An autoclave installed by the UNDP at one of Jordan's public hospitals

Amman- As the novel coronavirus, COVID-19 has become a pandemic, threatening to overwhelm health services and harm vulnerable economies. UNDP Jordan is working with its partners to combat the spread of the disease and to support Jordan’s health systems.

The United Nations Development Programme (UNDP) has embarked on a new project to vastly improve medical waste management in several Jordanian healthcare facilities by introducing new medical waste disposal technologies.

The project has installed seven medical waste sterilization devices, known as autoclaves which sterilize medical waste before it goes to municipal dumping sites. UNDP has also provided 14 hospitals with Personal Protective Equipment (PPE) and other necessary material to improve healthcare waste disposal.

New technology

This support to Jordan’s health system comes as part of UNDP-Global Environment Facility (GEF) partnership on Reduction and Elimination of Persistent Organic Pollutants Project, to eliminate environmentally hazardous components that adversely affect public health and the environment.

“Amidst the outbreak of coronavirus, our support today comes to strengthen Jordan’s waste management, including medical waste treatment and disposal,” said, UNDP Resident Representative, Sara Ferrer Olivella, indicating, we must do our utmost in these critical times to ensure no exposure to infectious agents and toxic substances.

“Safe and effective treatment of hazardous medical waste using latest technologies will save the lives of hospital patients, health workers, and the general public” she added.

Prior to this project, medical waste was sterilized by old incineration devices, which are not within the environmental performance standards, particularly the capability to control air emissions.

Another four sterilization units will be installed in public and military hospitals as part of the project, currently being implemented by Jordan’s Ministry of Environment and UNDP Jordan.

International standards

This project provided technical support to hospitals with waste minimization, recycling, handling, storage, transportation, treatment and disposal options and training for staff.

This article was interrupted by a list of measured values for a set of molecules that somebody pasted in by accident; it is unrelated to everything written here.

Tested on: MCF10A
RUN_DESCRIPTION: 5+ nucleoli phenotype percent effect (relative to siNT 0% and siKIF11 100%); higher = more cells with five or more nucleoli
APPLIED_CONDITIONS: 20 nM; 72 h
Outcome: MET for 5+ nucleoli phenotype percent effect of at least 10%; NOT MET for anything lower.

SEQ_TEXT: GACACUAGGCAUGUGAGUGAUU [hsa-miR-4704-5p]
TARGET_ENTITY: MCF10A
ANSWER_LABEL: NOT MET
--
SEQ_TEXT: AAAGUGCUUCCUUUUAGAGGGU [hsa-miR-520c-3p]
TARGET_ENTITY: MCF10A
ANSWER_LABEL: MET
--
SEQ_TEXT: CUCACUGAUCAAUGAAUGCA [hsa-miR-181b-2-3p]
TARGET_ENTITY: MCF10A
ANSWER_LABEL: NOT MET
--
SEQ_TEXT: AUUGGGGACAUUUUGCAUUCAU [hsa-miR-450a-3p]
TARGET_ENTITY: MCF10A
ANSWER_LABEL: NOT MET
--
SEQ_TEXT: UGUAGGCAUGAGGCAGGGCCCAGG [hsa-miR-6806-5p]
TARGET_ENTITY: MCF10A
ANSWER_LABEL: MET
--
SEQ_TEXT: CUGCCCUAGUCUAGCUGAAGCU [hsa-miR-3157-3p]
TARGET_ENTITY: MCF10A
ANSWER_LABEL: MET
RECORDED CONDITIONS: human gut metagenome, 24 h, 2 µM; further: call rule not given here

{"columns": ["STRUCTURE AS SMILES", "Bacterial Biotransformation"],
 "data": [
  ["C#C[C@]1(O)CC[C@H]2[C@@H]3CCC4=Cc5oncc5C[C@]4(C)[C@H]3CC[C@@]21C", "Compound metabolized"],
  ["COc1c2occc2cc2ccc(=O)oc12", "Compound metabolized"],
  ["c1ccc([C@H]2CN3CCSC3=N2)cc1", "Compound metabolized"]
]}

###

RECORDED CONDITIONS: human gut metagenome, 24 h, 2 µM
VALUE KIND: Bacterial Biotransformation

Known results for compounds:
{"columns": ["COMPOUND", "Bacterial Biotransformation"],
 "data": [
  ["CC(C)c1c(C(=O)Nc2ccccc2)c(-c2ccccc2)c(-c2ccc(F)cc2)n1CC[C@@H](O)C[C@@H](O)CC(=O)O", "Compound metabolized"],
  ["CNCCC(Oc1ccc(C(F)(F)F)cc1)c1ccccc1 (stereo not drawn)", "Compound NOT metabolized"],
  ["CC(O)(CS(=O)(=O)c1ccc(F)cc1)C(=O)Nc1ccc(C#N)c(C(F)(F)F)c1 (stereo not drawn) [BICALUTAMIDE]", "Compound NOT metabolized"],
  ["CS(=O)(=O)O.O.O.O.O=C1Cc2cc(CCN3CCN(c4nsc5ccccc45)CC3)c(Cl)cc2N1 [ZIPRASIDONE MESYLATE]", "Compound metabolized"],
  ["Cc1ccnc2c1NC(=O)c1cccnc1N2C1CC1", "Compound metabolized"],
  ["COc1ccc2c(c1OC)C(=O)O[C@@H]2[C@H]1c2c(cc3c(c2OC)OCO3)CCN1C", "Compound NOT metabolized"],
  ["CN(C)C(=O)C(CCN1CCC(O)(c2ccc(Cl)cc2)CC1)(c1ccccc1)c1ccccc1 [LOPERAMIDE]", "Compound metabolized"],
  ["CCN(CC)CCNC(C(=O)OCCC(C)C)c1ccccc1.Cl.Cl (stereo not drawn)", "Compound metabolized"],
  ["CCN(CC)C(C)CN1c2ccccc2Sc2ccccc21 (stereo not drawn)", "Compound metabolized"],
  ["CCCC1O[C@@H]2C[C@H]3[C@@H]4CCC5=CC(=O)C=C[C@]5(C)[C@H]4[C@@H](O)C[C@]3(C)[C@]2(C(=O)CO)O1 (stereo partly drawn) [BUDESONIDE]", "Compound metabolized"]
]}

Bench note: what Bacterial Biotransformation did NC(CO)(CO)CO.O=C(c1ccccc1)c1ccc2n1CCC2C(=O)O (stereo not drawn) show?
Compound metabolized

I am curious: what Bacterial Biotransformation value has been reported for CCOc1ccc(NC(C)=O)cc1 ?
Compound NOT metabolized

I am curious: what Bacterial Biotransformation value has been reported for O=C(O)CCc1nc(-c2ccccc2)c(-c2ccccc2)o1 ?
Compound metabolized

As the country is facing coronavirus outbreak, Jordan’s Ministry of Health and other hospital operators have recognized the limitations of the conventional incineration technology and have initiated a strategy of replacing small on-site incinerators with sterilization equipment. 

Jordan has 21 operational incineration units and 20 non-combustion medical waste treatment units, primarily autoclaves, which are machine used to carry out industrial and scientific processes requiring elevated temperature and pressure in relation to ambient pressure or temperature.

It is estimated that 10-25 per cent of the generated total medical waste is infectious and requires special treatment.

Highlighting UNDP’s intervention, Salah Hyari, Director of Environmental Health at the Ministry of Health said it will advance Jordan’s medical waste management system.

“This project will help Jordan complete the cycle by replacing healthcare waste incineration with environmentally friendly autoclaving devices which will reduce the amount of persistent organic pollutants (POPs) emissions and provide a healthy environment for healthcare waste workers,” he said.

The project has also focused on bringing international standards capacity building for 400 health workers dealing with medical waste in hospitals across Jordan. In addition, for smaller hospitals without autoclaving survives, UNDP has provided two vehicles equipped according to WHO standards and guidelines to ensure the safe transportation of medical waste.



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